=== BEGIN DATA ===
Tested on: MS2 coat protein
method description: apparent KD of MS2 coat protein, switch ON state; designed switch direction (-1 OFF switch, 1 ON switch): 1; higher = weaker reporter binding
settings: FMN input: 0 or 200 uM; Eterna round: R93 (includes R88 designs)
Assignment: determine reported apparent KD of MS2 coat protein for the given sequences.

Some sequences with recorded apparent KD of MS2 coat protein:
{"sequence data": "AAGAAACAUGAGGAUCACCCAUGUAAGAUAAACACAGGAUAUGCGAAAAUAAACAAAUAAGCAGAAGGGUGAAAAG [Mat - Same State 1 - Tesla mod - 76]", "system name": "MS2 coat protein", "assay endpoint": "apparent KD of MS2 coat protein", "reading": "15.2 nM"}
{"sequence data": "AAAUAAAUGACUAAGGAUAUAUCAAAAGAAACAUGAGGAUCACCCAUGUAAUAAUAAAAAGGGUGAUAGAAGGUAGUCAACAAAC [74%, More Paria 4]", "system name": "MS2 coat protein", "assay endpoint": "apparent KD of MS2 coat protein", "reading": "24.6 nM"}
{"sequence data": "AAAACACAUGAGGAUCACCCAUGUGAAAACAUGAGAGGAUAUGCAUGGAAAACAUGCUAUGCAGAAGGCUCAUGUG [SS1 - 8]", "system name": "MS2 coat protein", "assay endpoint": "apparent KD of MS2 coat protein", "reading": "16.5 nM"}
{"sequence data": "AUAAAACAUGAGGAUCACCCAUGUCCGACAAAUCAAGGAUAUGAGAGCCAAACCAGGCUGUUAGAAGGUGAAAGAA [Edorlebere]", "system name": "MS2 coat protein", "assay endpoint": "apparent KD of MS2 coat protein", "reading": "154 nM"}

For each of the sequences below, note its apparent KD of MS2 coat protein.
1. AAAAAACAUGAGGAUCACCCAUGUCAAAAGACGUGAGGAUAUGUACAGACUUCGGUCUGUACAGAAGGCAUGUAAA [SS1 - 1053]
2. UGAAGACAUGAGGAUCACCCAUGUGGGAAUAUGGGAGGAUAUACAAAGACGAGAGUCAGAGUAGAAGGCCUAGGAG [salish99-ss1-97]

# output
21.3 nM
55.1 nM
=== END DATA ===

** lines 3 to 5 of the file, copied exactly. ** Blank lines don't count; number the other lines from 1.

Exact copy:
settings: FMN input: 0 or 200 uM; Eterna round: R93 (includes R88 designs)
Assignment: determine reported apparent KD of MS2 coat protein for the given sequences.

Some sequences with recorded apparent KD of MS2 coat protein: